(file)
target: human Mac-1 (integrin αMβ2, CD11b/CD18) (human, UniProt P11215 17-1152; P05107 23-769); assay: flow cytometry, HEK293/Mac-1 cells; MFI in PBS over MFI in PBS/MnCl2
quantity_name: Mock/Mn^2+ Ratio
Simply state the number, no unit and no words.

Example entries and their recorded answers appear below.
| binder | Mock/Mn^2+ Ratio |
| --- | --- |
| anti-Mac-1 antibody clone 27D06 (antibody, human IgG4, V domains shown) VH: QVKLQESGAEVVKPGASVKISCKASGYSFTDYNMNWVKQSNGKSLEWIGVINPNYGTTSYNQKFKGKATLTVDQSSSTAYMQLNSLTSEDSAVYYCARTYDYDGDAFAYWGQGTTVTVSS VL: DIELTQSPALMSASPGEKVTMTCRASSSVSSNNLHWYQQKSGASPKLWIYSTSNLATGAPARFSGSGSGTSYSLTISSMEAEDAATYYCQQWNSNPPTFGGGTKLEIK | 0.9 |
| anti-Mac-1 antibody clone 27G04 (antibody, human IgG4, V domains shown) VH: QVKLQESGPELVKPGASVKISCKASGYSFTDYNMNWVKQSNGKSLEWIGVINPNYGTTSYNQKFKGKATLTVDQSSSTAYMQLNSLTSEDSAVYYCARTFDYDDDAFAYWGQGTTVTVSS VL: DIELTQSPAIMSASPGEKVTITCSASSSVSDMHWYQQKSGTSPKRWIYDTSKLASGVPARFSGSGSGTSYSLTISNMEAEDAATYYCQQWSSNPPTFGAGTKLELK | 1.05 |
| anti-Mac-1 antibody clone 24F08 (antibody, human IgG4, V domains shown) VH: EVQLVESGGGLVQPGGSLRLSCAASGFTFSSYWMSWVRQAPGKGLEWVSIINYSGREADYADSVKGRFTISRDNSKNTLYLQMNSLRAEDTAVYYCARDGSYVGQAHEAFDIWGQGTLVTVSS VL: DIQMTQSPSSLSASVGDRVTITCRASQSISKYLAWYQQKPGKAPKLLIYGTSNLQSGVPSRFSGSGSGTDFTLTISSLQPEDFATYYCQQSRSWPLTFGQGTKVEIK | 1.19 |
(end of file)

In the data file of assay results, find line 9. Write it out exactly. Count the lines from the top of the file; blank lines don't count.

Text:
| anti-Mac-1 antibody clone 24F08 (antibody, human IgG4, V domains shown) VH: EVQLVESGGGLVQPGGSLRLSCAASGFTFSSYWMSWVRQAPGKGLEWVSIINYSGREADYADSVKGRFTISRDNSKNTLYLQMNSLRAEDTAVYYCARDGSYVGQAHEAFDIWGQGTLVTVSS VL: DIQMTQSPSSLSASVGDRVTITCRASQSISKYLAWYQQKPGKAPKLLIYGTSNLQSGVPSRFSGSGSGTDFTLTISSLQPEDFATYYCQQSRSWPLTFGQGTKVEIK | 1.19 |